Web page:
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I'm looking for help understanding the difference between 'tips for swimming' and 'tips on swimming'. Are there certain grammar patterns that follow tips for vs. the ones that follow tips on? Are there also any differences in meaning between the two?

What I can find is:

  • Tips on can be followed by gerund/relative clause/noun (location)(topic)
  • Tips for can be followed by noun (topic) (purpose)(duration)(recipient)/relative clause/gerund/

Thanks for any help clearing this up for me.

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  • Hi and welcome to EL&U! You might want to check this out: english.stackexchange.com/questions/26213/ideas-on-vs-ideas-for Commented Jun 23, 2015 at 2:32
  • Thanks. Looking at that article it looks like he didn't receive any answers that were helpful to him. I also found a couple others, but nothing that explicitly answered what type of grammar patterns follow these prepositions or if there is a difference in meaning between the two. Commented Jun 23, 2015 at 2:40
  • Honestly, why bother? "Swimming tips" sounds much better.
    – Catija
    Commented Jun 23, 2015 at 4:53
  • I would say the reason why is because I don't know, but I'd like to. Commented Jun 23, 2015 at 5:05

1 Answer 1

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"tip" meaning a small piece of advice is one of those nouns where several prepositions are used. OALD has a tip on/for sth, Pons has a tip about sth.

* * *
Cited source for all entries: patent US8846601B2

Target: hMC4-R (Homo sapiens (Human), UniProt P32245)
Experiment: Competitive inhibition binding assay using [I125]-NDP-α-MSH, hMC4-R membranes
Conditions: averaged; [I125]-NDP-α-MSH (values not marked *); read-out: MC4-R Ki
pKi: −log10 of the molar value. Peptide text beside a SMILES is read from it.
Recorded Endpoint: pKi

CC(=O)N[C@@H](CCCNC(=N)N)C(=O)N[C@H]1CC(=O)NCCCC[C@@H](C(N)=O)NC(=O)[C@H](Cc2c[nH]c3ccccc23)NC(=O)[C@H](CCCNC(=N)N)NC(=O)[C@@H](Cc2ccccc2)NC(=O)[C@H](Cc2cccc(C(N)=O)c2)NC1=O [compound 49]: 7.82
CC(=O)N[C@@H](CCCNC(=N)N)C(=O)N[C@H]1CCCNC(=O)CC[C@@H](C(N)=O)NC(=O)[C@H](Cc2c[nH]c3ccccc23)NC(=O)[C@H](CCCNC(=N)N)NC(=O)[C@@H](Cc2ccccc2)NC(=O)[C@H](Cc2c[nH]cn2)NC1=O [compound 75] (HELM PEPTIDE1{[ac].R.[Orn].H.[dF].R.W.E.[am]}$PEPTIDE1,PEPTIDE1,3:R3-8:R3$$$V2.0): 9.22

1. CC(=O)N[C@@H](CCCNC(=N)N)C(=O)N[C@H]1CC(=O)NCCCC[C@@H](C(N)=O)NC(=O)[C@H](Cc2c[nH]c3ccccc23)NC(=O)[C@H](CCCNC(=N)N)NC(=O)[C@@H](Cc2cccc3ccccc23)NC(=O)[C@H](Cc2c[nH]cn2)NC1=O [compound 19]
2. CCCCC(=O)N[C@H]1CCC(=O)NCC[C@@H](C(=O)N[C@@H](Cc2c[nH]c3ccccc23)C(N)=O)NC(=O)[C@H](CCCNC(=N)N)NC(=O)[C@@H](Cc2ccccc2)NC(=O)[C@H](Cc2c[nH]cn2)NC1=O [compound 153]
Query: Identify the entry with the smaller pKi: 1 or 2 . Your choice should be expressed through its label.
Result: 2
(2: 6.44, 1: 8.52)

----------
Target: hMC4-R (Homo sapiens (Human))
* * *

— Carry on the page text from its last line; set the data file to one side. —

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  • Thanks for the OALD reference, but do you have any info about the grammatical usage following the two prepositions or what the differences in meanings are. Commented Jun 23, 2015 at 5:13
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    There is hardly a great difference of meaning. "on/ about" are the typical preposions for topic as in a book on/about the history of English. "about" is more frequent in spoken language. "for" in "a tip for growing tomatoes" is expressing the idea for what use as in water is good for washing.
    – rogermue
    Commented Jun 23, 2015 at 5:23
  • Thanks Roger for the help. It's a solitary game of reading grammar books, but it's much less so with people to discuss it with on this forum. Commented Jun 23, 2015 at 5:47
  • The grammar point prepositions is a weak pont in grammars and dictionaries haven't yet found a way to cover the problems of their uses in a satisfying way. It would be necessary to have reference works in dictionary form that cover only the area prepositions, but that is music lying in the future.
    – rogermue
    Commented Jun 23, 2015 at 5:52
  • There is an excellent book on prepositions, The Ins-and-Outs of Prepositions, but there is a limit to how detailed any one book can be. Commented Jun 23, 2015 at 6:27

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